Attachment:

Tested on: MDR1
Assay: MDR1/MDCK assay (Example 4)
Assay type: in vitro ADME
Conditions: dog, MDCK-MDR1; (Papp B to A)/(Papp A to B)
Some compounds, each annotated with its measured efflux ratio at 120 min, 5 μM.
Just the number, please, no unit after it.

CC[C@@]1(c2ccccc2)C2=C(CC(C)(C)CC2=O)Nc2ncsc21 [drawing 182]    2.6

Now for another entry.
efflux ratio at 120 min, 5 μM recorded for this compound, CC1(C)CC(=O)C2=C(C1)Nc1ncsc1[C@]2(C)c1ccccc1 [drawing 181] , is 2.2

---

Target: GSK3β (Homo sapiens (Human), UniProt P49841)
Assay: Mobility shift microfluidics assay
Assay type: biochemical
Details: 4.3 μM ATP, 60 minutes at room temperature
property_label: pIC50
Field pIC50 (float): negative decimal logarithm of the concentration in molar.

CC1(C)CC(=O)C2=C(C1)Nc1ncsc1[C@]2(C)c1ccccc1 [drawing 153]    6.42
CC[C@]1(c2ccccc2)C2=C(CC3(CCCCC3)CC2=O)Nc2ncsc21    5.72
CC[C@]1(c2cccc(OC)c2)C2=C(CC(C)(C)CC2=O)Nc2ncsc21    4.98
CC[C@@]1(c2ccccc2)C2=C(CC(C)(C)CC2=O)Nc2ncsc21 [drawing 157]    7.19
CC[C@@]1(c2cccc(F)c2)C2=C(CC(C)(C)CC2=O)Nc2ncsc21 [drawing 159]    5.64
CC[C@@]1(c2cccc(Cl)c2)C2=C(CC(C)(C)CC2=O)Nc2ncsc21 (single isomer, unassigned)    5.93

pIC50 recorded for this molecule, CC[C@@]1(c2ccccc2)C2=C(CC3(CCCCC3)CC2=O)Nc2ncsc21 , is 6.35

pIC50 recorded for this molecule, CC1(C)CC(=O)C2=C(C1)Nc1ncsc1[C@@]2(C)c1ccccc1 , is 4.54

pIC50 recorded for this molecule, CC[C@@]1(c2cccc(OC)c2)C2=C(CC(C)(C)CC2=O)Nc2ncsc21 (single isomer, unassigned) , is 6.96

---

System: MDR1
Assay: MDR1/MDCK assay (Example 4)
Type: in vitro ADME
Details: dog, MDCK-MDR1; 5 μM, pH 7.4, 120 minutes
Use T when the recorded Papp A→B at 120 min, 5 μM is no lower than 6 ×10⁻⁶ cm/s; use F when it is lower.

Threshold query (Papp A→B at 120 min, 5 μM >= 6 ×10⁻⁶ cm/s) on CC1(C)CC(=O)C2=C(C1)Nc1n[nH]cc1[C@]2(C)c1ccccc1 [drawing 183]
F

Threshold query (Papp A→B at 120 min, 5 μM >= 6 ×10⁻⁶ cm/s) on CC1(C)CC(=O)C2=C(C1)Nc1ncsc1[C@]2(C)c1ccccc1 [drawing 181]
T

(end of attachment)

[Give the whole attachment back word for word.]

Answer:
Tested on: MDR1
Assay: MDR1/MDCK assay (Example 4)
Assay type: in vitro ADME
Conditions: dog, MDCK-MDR1; (Papp B to A)/(Papp A to B)
Some compounds, each annotated with its measured efflux ratio at 120 min, 5 μM.
Just the number, please, no unit after it.

CC[C@@]1(c2ccccc2)C2=C(CC(C)(C)CC2=O)Nc2ncsc21 [drawing 182]    2.6

Now for another entry.
efflux ratio at 120 min, 5 μM recorded for this compound, CC1(C)CC(=O)C2=C(C1)Nc1ncsc1[C@]2(C)c1ccccc1 [drawing 181] , is 2.2

---

Target: GSK3β (Homo sapiens (Human), UniProt P49841)
Assay: Mobility shift microfluidics assay
Assay type: biochemical
Details: 4.3 μM ATP, 60 minutes at room temperature
property_label: pIC50
Field pIC50 (float): negative decimal logarithm of the concentration in molar.

CC1(C)CC(=O)C2=C(C1)Nc1ncsc1[C@]2(C)c1ccccc1 [drawing 153]    6.42
CC[C@]1(c2ccccc2)C2=C(CC3(CCCCC3)CC2=O)Nc2ncsc21    5.72
CC[C@]1(c2cccc(OC)c2)C2=C(CC(C)(C)CC2=O)Nc2ncsc21    4.98
CC[C@@]1(c2ccccc2)C2=C(CC(C)(C)CC2=O)Nc2ncsc21 [drawing 157]    7.19
CC[C@@]1(c2cccc(F)c2)C2=C(CC(C)(C)CC2=O)Nc2ncsc21 [drawing 159]    5.64
CC[C@@]1(c2cccc(Cl)c2)C2=C(CC(C)(C)CC2=O)Nc2ncsc21 (single isomer, unassigned)    5.93

pIC50 recorded for this molecule, CC[C@@]1(c2ccccc2)C2=C(CC3(CCCCC3)CC2=O)Nc2ncsc21 , is 6.35

pIC50 recorded for this molecule, CC1(C)CC(=O)C2=C(C1)Nc1ncsc1[C@@]2(C)c1ccccc1 , is 4.54

pIC50 recorded for this molecule, CC[C@@]1(c2cccc(OC)c2)C2=C(CC(C)(C)CC2=O)Nc2ncsc21 (single isomer, unassigned) , is 6.96

---

System: MDR1
Assay: MDR1/MDCK assay (Example 4)
Type: in vitro ADME
Details: dog, MDCK-MDR1; 5 μM, pH 7.4, 120 minutes
Use T when the recorded Papp A→B at 120 min, 5 μM is no lower than 6 ×10⁻⁶ cm/s; use F when it is lower.

Threshold query (Papp A→B at 120 min, 5 μM >= 6 ×10⁻⁶ cm/s) on CC1(C)CC(=O)C2=C(C1)Nc1n[nH]cc1[C@]2(C)c1ccccc1 [drawing 183]
F

Threshold query (Papp A→B at 120 min, 5 μM >= 6 ×10⁻⁶ cm/s) on CC1(C)CC(=O)C2=C(C1)Nc1ncsc1[C@]2(C)c1ccccc1 [drawing 181]
T